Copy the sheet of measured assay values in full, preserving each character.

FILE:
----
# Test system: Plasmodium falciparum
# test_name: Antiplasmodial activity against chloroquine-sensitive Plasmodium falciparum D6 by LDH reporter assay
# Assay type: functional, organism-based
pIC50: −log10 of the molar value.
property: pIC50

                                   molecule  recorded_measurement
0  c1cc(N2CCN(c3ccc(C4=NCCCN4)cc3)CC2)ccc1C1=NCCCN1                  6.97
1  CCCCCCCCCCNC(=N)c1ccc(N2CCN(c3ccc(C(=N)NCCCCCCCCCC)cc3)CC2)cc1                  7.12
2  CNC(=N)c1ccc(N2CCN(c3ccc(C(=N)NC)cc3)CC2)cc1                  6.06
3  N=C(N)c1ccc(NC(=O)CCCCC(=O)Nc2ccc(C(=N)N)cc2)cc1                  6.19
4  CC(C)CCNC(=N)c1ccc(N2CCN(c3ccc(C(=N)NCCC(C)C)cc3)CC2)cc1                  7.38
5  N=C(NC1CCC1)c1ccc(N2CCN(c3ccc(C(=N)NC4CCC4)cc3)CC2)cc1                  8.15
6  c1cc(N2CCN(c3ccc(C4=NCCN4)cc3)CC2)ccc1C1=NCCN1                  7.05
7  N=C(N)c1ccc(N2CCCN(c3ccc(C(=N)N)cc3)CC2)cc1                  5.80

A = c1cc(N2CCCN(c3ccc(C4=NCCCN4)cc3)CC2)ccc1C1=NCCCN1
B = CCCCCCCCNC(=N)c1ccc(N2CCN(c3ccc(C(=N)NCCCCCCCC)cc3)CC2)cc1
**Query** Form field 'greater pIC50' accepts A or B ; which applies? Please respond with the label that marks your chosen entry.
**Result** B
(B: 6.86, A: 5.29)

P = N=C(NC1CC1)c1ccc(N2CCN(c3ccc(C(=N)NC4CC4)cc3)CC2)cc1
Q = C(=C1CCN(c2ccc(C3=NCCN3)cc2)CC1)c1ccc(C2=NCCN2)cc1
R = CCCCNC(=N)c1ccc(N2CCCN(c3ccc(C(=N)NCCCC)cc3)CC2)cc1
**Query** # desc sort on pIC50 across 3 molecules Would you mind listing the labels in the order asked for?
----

# Test system: Plasmodium falciparum
# test_name: Antiplasmodial activity against chloroquine-sensitive Plasmodium falciparum D6 by LDH reporter assay
# Assay type: functional, organism-based
pIC50: −log10 of the molar value.
property: pIC50

                                   molecule  recorded_measurement
0  c1cc(N2CCN(c3ccc(C4=NCCCN4)cc3)CC2)ccc1C1=NCCCN1                  6.97
1  CCCCCCCCCCNC(=N)c1ccc(N2CCN(c3ccc(C(=N)NCCCCCCCCCC)cc3)CC2)cc1                  7.12
2  CNC(=N)c1ccc(N2CCN(c3ccc(C(=N)NC)cc3)CC2)cc1                  6.06
3  N=C(N)c1ccc(NC(=O)CCCCC(=O)Nc2ccc(C(=N)N)cc2)cc1                  6.19
4  CC(C)CCNC(=N)c1ccc(N2CCN(c3ccc(C(=N)NCCC(C)C)cc3)CC2)cc1                  7.38
5  N=C(NC1CCC1)c1ccc(N2CCN(c3ccc(C(=N)NC4CCC4)cc3)CC2)cc1                  8.15
6  c1cc(N2CCN(c3ccc(C4=NCCN4)cc3)CC2)ccc1C1=NCCN1                  7.05
7  N=C(N)c1ccc(N2CCCN(c3ccc(C(=N)N)cc3)CC2)cc1                  5.80

A = c1cc(N2CCCN(c3ccc(C4=NCCCN4)cc3)CC2)ccc1C1=NCCCN1
B = CCCCCCCCNC(=N)c1ccc(N2CCN(c3ccc(C(=N)NCCCCCCCC)cc3)CC2)cc1
**Query** Form field 'greater pIC50' accepts A or B ; which applies? Please respond with the label that marks your chosen entry.
**Result** B
(B: 6.86, A: 5.29)

P = N=C(NC1CC1)c1ccc(N2CCN(c3ccc(C(=N)NC4CC4)cc3)CC2)cc1
Q = C(=C1CCN(c2ccc(C3=NCCN3)cc2)CC1)c1ccc(C2=NCCN2)cc1
R = CCCCNC(=N)c1ccc(N2CCCN(c3ccc(C(=N)NCCCC)cc3)CC2)cc1
**Query** # desc sort on pIC50 across 3 molecules Would you mind listing the labels in the order asked for?